You can’t change what has happened but you do have some control over how you respond and your attitude going forward. You’ve already shown your incredible strength and resilience in the face of devastating loss.

    Heather, while it will take some time to discover the new you, and you may always miss parts of your old life and your old self, I’m confident you’ll eventually like the new Heather too.

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  4. I used to be in your shoes. I still am,just four years removed,but now I see more traces of the old me intertwined with the new me. But it doesn't feel like I've reached the other side so much as i just still am working my way through it all.

    Sending love

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  5. One last thought here. I no longer think of it in terms of before and after. Sometime in this sixteen year journey it just became a part of who I am.

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  6. This resonated so much with me. I went back to work 2 weeks after we lost L. I *hated* when people asked me "How are you?" How the F do you think I am? Terrible! Sad! Heartbroken! I NEVER knew how to answer that question and it just felt like a slap in the face every time someone asked (even thought, rationally, I knew that was unfair - they were just being polite). Anyway...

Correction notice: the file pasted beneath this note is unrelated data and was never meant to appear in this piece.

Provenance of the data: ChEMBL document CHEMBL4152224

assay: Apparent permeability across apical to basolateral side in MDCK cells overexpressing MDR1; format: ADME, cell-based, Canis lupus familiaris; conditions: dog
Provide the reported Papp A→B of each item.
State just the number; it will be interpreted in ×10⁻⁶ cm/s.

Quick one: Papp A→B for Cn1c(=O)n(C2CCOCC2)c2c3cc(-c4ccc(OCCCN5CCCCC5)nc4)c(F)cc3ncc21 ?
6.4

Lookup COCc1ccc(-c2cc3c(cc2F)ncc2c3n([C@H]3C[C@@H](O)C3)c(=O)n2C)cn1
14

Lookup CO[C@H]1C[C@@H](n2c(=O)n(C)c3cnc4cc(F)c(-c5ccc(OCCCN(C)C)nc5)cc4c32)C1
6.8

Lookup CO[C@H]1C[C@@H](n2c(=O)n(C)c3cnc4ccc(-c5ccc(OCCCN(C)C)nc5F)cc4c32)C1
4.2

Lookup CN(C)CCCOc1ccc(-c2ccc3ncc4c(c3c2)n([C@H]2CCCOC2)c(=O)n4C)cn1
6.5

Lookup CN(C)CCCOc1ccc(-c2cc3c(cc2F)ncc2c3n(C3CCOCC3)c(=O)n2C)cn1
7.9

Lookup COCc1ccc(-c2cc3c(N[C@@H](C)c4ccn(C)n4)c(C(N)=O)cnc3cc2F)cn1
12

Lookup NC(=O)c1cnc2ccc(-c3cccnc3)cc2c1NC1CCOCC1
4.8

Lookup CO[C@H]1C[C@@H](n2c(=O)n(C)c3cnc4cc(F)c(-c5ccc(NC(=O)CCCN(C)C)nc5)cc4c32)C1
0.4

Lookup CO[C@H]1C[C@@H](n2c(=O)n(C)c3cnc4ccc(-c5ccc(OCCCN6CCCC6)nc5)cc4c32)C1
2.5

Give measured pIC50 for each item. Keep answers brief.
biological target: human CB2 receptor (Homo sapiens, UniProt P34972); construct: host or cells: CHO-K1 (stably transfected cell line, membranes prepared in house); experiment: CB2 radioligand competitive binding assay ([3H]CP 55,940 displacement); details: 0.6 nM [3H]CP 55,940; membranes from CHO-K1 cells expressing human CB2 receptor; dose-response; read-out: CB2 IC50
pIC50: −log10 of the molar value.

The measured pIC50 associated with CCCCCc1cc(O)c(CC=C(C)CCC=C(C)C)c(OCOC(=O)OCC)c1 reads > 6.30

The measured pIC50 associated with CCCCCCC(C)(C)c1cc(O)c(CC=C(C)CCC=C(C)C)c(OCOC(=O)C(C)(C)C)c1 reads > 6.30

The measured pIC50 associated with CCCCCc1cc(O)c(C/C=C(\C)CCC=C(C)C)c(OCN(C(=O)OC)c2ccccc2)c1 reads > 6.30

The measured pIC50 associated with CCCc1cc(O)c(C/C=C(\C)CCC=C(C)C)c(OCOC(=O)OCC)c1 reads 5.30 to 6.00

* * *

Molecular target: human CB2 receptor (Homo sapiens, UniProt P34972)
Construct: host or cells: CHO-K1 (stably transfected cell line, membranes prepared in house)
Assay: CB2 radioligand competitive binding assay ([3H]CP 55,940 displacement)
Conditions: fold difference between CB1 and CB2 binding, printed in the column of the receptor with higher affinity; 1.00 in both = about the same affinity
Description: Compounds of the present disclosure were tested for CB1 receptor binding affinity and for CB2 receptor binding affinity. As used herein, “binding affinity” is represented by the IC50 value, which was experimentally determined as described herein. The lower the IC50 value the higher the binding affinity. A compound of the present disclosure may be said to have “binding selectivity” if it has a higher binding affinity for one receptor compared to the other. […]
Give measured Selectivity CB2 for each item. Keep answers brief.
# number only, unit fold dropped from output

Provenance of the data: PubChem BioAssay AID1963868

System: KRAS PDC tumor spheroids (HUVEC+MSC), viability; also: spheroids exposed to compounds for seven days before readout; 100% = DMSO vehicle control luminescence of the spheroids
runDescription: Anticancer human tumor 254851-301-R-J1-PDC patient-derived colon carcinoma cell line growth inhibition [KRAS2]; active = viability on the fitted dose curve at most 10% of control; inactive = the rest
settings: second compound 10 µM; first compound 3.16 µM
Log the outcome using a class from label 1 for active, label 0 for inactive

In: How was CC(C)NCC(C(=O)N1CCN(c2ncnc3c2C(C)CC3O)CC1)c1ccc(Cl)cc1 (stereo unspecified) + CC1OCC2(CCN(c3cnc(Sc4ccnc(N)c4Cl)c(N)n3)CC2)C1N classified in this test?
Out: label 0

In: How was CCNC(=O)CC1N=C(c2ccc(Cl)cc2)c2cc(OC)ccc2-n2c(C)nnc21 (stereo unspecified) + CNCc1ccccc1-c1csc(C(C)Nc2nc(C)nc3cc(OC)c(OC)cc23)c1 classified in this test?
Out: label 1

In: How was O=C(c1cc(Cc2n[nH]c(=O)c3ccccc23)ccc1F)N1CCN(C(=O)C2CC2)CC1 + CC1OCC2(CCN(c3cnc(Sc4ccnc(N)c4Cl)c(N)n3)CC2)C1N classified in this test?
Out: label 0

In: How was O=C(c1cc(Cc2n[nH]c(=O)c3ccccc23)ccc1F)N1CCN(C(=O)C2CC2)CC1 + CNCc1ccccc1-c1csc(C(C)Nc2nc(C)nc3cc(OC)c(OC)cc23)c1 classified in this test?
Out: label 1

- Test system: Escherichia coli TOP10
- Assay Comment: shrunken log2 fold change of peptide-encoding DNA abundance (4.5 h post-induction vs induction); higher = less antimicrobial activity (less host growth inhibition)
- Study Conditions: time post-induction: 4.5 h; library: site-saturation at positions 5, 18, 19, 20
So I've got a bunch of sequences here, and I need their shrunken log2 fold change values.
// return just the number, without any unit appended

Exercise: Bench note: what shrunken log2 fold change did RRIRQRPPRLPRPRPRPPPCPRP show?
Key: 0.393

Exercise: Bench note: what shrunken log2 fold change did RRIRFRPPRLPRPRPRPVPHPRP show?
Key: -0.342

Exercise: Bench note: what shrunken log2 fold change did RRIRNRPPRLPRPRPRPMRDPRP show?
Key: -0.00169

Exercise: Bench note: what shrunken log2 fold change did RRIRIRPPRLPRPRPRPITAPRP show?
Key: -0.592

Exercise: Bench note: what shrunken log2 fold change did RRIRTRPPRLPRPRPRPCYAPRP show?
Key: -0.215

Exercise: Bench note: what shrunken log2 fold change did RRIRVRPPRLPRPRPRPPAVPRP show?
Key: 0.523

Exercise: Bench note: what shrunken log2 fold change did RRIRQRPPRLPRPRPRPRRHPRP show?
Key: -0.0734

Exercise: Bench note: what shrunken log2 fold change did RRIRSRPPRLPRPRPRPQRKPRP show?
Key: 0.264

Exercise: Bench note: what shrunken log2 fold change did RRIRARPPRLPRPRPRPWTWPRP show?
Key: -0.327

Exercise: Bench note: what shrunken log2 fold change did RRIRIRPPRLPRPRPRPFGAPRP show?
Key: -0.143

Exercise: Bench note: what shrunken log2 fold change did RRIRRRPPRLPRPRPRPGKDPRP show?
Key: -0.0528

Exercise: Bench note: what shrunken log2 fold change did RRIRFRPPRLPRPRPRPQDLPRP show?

And I echo what Julie said about "the other side." I don't think there is one. You just move forward and some day you will start to feel a little more like yourself. You will... and it will catch you off guard and you may even feel guilty about it, but those moments will become more frequent. Hang in there. But you will always have Lydie in your heart...

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  7. This resonated so much with me. I went back to work 2 weeks after we lost L. I *hated* when people asked me "How are you?" How the F do you think I am? Terrible! Sad! Heartbroken! I NEVER knew how to answer that question and it just felt like a slap in the face every time someone asked (even thought, rationally, I knew that was unfair - they were just being polite). Anyway...

    And I echo what Julie said about "the other side." I don't think there is one. You just move forward and some day you will start to feel a little more like yourself. You will... and it will catch you off guard and you may even feel guilty about it, but those moments will become more frequent. Hang in there. But you will always have Lydie in your heart...